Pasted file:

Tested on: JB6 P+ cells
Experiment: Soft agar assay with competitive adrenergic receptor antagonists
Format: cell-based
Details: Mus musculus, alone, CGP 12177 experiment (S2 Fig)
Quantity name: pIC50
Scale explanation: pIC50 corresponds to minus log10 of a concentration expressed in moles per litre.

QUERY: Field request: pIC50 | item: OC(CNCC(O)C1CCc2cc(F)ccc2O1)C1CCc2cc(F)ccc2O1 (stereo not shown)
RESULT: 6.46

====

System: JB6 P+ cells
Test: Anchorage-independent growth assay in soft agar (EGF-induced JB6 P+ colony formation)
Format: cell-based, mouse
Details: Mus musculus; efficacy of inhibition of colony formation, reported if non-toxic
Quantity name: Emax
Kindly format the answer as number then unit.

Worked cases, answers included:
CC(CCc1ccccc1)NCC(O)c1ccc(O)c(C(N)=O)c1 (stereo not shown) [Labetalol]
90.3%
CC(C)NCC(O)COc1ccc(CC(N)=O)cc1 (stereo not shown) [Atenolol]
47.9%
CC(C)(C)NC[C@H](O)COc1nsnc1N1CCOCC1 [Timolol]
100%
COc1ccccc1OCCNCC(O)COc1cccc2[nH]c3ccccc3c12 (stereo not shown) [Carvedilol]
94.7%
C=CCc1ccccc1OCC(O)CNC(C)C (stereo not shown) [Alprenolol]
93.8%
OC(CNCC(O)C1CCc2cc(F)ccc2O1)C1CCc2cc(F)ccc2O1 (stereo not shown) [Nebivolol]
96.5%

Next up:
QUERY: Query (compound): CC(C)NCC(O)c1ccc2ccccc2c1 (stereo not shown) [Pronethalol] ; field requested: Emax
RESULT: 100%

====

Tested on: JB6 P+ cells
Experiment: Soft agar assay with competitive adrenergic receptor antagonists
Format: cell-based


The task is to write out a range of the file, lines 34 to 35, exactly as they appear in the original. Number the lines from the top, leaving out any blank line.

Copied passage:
Experiment: Soft agar assay with competitive adrenergic receptor antagonists
Format: cell-based